The following describes the general format for Drumbeat breakout sessions.
These points are offered as input for facilitators consider how to guide their sessions; each facilitator has the final say in how the sessions transpire.
A primary goal of Drumbeat events is to let the participants drive the dialog and establish connections which can lead to collaboration. The concern is less with information transfer and more focused instead on maximizing social interaction; when friendships are established, that drives knowledge sharing and collaboration long after the event.
Facilitators are invited to envision themselves as a guide in this process, and to consider the following suggestions for structuring each session.
Before the event
- Decide on the goals for your breakout discussion: what do you want participants to take away, and what might the group generate while talking, such as a list of ideas for further collaboration or exploration.
- Decide on a 1-2 sentence description of the session. You will be asked to tell the other participants what your session is about when it is time for the break-out discussions.
At the beginning of the session
- Call out the frame and goals for the discussion. What might participants hope to get out of this session? This introduction should be 1-2 minutes, nothing longer.
- After introducing the topic in brief, consider doing a quick go-round where each participant can say their name and state in a *single sentence* what they hope to get out of the session. This helps to both establish the level and range of knowledge in the group, as well as inform and focus the discussion. Politely cut off anyone who talks more than a couple of sentences. If the group size is larger than 12-15, such a go-round may not be practical.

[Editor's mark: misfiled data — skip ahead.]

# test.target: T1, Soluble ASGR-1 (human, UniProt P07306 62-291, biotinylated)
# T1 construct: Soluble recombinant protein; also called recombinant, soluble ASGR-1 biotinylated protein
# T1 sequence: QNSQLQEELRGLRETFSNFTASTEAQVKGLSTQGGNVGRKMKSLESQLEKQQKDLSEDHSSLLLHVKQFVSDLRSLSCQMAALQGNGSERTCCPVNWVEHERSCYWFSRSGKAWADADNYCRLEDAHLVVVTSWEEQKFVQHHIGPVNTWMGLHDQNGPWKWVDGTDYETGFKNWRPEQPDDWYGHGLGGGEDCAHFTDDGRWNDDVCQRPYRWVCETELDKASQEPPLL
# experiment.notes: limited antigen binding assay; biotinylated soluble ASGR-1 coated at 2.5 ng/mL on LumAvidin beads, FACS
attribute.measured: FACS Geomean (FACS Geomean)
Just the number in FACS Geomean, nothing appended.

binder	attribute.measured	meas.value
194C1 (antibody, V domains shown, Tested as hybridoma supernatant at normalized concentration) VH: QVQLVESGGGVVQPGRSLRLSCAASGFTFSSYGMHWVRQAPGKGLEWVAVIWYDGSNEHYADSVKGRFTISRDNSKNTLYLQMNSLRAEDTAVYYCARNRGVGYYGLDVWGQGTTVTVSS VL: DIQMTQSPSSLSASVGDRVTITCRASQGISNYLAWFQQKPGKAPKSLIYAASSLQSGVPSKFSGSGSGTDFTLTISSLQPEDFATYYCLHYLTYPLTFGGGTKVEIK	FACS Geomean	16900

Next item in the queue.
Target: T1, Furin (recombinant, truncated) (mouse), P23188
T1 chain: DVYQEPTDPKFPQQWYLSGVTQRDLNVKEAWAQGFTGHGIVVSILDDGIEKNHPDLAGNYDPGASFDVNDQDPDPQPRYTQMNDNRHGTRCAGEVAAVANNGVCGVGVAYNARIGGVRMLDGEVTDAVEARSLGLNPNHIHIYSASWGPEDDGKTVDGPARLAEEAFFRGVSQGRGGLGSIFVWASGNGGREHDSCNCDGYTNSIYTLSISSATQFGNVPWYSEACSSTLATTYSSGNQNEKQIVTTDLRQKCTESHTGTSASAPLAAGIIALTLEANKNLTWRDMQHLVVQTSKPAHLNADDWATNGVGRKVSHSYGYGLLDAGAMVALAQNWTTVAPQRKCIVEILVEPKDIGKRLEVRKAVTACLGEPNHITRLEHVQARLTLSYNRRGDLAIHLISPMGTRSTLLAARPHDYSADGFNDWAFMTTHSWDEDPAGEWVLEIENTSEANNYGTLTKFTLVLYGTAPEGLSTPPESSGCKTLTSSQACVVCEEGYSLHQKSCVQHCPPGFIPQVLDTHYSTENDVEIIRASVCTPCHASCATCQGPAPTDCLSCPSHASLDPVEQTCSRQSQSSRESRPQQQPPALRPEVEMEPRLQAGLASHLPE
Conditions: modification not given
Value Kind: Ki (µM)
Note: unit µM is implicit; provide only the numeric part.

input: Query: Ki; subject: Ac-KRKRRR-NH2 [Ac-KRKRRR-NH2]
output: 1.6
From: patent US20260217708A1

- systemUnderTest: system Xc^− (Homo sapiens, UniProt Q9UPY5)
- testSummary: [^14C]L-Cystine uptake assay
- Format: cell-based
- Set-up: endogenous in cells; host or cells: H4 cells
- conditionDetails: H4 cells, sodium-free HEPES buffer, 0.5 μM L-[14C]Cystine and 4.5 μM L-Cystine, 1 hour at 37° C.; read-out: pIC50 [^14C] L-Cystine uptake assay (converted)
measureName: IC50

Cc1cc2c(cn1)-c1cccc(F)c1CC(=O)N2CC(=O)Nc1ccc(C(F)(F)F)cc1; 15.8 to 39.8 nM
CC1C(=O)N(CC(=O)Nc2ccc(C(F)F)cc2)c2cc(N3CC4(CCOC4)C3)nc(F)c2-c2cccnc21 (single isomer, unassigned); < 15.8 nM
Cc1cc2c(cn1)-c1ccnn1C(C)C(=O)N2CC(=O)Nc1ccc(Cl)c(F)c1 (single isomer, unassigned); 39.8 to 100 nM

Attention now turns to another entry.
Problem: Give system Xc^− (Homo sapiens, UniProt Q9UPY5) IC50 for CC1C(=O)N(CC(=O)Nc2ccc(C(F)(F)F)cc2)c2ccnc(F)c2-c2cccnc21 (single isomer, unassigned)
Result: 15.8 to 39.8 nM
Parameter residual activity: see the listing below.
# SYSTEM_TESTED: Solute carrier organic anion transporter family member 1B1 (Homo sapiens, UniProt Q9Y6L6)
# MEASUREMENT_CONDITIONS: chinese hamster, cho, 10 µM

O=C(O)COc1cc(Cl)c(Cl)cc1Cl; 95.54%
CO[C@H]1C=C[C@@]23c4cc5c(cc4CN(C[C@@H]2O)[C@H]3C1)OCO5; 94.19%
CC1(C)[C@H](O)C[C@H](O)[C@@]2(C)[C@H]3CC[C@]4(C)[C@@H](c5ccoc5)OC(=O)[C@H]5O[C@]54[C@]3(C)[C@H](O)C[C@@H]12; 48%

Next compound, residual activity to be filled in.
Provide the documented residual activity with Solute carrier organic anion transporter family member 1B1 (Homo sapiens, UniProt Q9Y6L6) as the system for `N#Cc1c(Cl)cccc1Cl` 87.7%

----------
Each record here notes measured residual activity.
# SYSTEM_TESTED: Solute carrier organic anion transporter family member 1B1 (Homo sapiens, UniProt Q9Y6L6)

During the session
You have three primary tasks as a facilitator:
- After participants have introduced themselves and their interest, start the discussion with an open comment or question. This should be very brief, 2-3 minutes, statements to drive reactions. Encourage participants to ask questions, share their perspective, and otherwise drive the discussion from there.
- Keep the conversation on track and moving towards stated outcomes, and track how your are doing against your allotted time. Watch for tangents that de-focus the discussion; rope in the digressors and those with a penchant for monologue. Other participants will appreciate this greatly.
- Strive to include everyone in the dialog. Some participants will want to talk too much, others will refrain from speaking. Try to move the dialog to tho, and don't be shy about politely calling out those who monopolize the airwaves.
At the end of the session
- Summarize at the end of each session, check back against the goals you defined at the outset and assess how you did.
- Identify a participant other than yourself to report back to the larger group: breakout sessions follow a "report back" model, where all participants reconvene between sessions and each breakout group reports back to the larger group with a very short summary of key points and "ah-ha's". The report back should be 3 sentences maximum, 1 minute or so long.
Overall, use your wisdom and passion as your guide; we greatly appreciate facilitators sharing their time and knowledge with the group, and trust each facilitator to create an optimal sharing environment.